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Soft Issues. Soft wet tissues.

A crumpled wreckage of grease-proof paper that’s been smeared in far too much grease. Its ‘proof-ness’ overwhelmed to the point of saturation, negating its core intended purpose. Its paper content, once emboldened and protective, barely registers through the clotted wads of rendered lard.

The once delicious matter that it had so seductively held within its enshrining confines spill out across a grey wet slab of cracked concrete. Isolated in a corner of a deserted station platform, sticks of life are carelessly left, strewn and rotting.

Chips. Chips all over the place.

A disgusting visceral shock, like a kick in the teeth with a shoe covered in dog shit. That is the delightful stench that this debut EP from new duo Soft Issues left hanging in my audio-nostrils.

Soft Issues, formed earlier this year and hailing from Leeds, feature members of the truly excellent Cattle and the now sadly defunct Super Luxury, who themselves released their final EP in September – check it out.

This self-titled EP will be released on cassette tape (I love a cassette me) through the also Leeds-based Concrete Block label in November, but you can download the EP from the band’s Bandcamp page now as pay as you want, which is nice.

This EP is the sound of the desperate creatures of the earth scurrying to and fro from the spilled moulding potato mush, carefully – but greedily – carrying away chunks of debris in their mandibles, using it to create a new and deconstructed shape.

Influenced by the ‘aggressive immediacy’ of punk and hardcore and the work of industrial/noise bands like Gerogerigegege, Masonna and Rusted Shut, the EP is not easy listening. If you’re a fan of the intense combination of harsh, agonised noise and droning synth-punk then this may be for you.

Opener ‘BDC’ is a horrible whistling howl of disturbing industrial noise and screeching vomit-inducing vocals. ‘Radiator Paint’ a bubbling, sci-fi nightmare of sonic brain mangles, like several bombs all going off at once.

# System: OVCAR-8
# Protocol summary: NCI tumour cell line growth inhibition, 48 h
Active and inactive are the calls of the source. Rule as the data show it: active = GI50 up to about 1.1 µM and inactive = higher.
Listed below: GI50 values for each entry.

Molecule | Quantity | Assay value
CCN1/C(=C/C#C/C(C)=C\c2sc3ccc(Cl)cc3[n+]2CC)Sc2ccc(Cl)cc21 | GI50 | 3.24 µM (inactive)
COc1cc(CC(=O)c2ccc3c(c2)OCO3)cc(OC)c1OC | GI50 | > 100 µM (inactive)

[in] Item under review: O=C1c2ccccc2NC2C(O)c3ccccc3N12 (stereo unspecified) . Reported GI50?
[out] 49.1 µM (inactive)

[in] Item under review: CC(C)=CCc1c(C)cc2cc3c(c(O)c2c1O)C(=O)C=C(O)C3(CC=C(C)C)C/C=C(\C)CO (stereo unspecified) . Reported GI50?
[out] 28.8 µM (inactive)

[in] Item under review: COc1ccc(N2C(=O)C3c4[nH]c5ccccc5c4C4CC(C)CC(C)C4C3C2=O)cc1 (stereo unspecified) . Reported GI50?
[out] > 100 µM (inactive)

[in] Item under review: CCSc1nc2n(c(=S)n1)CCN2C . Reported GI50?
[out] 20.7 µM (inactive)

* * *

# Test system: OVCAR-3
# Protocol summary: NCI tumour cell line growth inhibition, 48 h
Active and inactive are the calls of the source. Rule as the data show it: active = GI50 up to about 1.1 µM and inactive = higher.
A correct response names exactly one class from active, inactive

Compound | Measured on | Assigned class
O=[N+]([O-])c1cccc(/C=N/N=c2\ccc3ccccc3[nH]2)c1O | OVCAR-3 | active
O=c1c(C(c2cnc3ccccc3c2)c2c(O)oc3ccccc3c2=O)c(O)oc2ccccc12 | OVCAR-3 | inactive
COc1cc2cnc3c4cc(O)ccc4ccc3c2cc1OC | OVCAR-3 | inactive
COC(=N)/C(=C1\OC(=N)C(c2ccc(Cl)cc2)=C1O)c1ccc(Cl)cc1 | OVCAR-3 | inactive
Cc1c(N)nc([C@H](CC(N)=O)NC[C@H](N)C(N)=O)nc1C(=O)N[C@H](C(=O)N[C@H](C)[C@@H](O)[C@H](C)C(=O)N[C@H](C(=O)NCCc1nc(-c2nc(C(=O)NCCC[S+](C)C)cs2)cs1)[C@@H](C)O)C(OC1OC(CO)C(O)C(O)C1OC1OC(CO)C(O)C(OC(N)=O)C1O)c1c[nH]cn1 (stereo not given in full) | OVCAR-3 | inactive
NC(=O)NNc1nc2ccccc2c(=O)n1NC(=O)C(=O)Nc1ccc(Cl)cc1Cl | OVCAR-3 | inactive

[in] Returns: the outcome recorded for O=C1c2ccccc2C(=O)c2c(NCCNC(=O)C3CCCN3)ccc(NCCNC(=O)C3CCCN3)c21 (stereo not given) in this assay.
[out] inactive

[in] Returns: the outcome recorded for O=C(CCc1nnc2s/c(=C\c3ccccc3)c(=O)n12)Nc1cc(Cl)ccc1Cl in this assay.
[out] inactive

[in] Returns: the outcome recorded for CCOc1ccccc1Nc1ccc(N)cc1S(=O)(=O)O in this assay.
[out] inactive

The brilliantly titled ‘The Thrill Of Seeing Your Friends Fail’ releases from the clenched fist of the furious openers with a slow, ominous drone and low whispered vocal clips – the sound of distant pain echoing through a long and dark corridor.

It’s an eerie palette cleanser that moves straight into the horrible machine gun throb of ‘Degloving’. The harsh scraping clatter of the EP’s five tracks jars and corrodes in the mind, building a scaffold of decay.

Lyrical subject matters across its 15-minute duration ranges from the mundanity of life (‘Radiator Paint’) to being witness to horrific accidents (‘Degloving’), though you’ll be lucky to decipher any words clearly through the bleak mouth screams.

As ‘Degloving’ veers towards the EP’s end, the faltering, pollution-enshrined sun is momentarily blotted from the smeared brown ceiling that we call a sky.

Final track ‘Hetchell’ replaces the dispersed glow with a shadow, a shadow that is cast across the land as the sky comes tumbling down, destroying all as it crashes into the man-made horizon. Remnants of musical clarity and cleanliness remain but they are grossly deformed and distorted.

Among the wreckage is a crumpled and eviscerated bag of soggy chips, hiding under a now half-formed bench.

On that bag of greasy chip paper sits a face, a face sporting a big shit-eating grin.

That face is this EP, smiling at you through the audio rubble that it has wrought and cocking you a cheeky, lovable wink.

Luke O’Dwyer

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